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LNG glut likely to totally disappear from 2011

Oilfield Technology,

The Ordinary General Meeting of Cedigaz, which took recently place in Paris, gave Cedigaz, the International Association for Natural Gas, the opportunity to present its view on the short and medium term prospects of the global LNG market. After a record growth of 22% in 2010, Cedigaz has announced that the world LNG trade is also set for fast and double-digit growth in 2011, under the impulsion of both traditional (Japan, South Korea) and emerging markets in Asia-Oceania, but also North-Western European countries (United Kingdom) and recent markets in Latin America and the Middle East.

Moreover, the year 2011 should see a substantial growth in world regasification capacity of more than 40 million tonnes, thanks to the commissioning of several projects located in Asia (China, Thailand, India), Europe (Netherlands, Italy) and America (Argentina, Mexico). The buoyant expansion of the world LNG market, which should last for at least the next fifteen years, is characterised by a fast-growing number of importing markets, especially in Asia.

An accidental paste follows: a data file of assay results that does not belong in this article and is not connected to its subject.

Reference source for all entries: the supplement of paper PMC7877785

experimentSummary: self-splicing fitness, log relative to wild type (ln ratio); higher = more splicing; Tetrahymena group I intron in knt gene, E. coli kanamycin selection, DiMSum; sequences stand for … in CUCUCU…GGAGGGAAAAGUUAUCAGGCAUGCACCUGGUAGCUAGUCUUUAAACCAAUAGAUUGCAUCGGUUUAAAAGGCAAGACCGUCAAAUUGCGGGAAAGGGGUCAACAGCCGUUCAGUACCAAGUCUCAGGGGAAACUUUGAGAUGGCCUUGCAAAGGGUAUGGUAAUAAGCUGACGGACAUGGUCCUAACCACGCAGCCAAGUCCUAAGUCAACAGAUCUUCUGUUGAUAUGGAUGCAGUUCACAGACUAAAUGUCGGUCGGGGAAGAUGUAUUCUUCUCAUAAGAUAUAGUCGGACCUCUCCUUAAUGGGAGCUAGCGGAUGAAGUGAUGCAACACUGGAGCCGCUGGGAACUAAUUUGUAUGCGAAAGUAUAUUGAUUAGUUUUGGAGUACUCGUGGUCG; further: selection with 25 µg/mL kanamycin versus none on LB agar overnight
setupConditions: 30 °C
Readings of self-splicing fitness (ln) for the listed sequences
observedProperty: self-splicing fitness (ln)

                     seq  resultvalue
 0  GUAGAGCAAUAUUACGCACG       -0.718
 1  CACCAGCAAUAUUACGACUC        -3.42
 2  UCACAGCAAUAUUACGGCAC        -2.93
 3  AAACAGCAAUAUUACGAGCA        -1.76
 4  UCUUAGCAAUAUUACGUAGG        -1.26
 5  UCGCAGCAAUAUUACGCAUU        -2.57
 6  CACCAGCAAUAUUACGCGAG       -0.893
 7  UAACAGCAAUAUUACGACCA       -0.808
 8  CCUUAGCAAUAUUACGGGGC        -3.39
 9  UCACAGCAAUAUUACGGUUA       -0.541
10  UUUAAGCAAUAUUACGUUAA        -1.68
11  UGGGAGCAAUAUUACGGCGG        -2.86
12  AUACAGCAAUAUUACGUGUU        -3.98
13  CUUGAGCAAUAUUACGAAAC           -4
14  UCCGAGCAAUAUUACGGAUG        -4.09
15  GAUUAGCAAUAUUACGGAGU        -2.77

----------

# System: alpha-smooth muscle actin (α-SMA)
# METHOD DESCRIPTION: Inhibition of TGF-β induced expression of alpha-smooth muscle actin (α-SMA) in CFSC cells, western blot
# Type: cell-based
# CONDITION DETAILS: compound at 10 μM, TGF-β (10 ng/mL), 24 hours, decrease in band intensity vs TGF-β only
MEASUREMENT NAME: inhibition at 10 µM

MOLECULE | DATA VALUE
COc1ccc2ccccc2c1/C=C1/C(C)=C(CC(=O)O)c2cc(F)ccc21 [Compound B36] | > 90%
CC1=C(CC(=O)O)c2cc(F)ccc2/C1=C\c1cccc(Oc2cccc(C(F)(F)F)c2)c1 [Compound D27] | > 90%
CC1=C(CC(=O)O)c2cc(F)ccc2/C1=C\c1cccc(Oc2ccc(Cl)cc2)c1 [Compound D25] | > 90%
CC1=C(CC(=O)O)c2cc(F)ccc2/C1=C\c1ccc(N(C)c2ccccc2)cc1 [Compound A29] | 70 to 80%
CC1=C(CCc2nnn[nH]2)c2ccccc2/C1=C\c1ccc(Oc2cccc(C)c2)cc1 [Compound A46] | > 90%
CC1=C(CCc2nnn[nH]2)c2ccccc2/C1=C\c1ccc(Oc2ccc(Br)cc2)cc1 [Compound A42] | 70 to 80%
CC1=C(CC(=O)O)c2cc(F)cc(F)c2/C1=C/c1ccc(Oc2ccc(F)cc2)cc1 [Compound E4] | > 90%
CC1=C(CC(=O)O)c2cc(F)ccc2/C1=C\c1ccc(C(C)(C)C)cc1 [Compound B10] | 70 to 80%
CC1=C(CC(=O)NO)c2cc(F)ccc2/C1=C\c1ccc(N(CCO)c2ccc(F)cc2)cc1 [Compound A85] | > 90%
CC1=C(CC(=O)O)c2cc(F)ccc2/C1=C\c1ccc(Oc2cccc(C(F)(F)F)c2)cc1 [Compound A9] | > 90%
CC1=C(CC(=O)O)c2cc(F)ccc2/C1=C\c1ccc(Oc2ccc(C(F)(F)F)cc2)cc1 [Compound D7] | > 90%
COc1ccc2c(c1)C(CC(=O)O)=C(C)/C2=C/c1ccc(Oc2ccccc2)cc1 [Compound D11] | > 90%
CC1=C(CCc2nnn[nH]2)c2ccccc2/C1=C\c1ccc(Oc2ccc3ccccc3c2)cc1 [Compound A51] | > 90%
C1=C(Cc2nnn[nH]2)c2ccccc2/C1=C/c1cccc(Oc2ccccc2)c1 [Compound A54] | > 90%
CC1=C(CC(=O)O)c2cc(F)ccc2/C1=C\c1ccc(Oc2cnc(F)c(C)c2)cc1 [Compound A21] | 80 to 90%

On the supply side, Australia will emerge as a leading LNG supplier and will overtake Qatar to become the world largest LNG exporter by the end of this decade, according to Cedigaz analysis. The world LNG trade is forecast to grow strongly by around 6% over the period 2011-2020. Asia will be the key demand driver for the global LNG market, with the largest growths expected in India and China, while Japan and South Korea will continue to cover the bulk of the global demand.

According to Cedigaz, the current LNG glut persists this year but is likely to totally disappear from 2013, as the current tremendous LNG demand growth, enhanced by the Japan nuclear crisis, is faced with a limited build up in new supply capacity in the short-term and some supply shortage and outage problems in some parts of the world, like Southeast Asia. The fast-growing gap between long-term contracted supply and LNG demand in Asia in the medium term will continue to boost short-term deliveries from the Middle East and the Atlantic Basin. LNG flows are forecast to account for around half of world inter-regional trade by 2020. But despite the growing importance of LNG in world gas supply, natural gas markets will not be totally globalised by 2020. From the perspective of booming gas demand and LNG supply challenges in the long-term, unconventional gas and LNG may become more complementary than competitive. These are some of the main conclusions of the Ordinary General Meeting of Cedigaz.

The presentation with comments is available on Cedigaz website at

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